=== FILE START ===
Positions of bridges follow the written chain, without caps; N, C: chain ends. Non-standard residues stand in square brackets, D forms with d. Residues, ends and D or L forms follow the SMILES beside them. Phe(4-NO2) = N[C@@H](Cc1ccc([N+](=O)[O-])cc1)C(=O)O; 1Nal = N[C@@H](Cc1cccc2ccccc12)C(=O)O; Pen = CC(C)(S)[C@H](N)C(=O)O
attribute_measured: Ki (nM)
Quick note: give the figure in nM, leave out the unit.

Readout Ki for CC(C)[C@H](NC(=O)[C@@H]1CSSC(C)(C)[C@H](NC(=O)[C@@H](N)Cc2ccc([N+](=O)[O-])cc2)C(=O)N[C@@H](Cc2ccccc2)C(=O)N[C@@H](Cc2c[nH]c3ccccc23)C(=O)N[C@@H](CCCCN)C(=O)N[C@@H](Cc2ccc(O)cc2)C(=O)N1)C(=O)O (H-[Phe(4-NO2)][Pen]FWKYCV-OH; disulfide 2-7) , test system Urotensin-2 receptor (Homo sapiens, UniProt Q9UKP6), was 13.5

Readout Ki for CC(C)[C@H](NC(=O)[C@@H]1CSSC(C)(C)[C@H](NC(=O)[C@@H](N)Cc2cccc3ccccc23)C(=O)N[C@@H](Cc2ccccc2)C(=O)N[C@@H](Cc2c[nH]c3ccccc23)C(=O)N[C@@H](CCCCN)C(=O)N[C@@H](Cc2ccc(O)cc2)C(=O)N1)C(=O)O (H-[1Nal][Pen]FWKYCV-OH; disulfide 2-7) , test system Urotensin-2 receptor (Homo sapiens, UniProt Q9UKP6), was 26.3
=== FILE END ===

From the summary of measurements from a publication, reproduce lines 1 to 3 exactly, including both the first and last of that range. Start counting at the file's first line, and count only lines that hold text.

Positions of bridges follow the written chain, without caps; N, C: chain ends. Non-standard residues stand in square brackets, D forms with d. Residues, ends and D or L forms follow the SMILES beside them. Phe(4-NO2) = N[C@@H](Cc1ccc([N+](=O)[O-])cc1)C(=O)O; 1Nal = N[C@@H](Cc1cccc2ccccc12)C(=O)O; Pen = CC(C)(S)[C@H](N)C(=O)O
attribute_measured: Ki (nM)
Quick note: give the figure in nM, leave out the unit.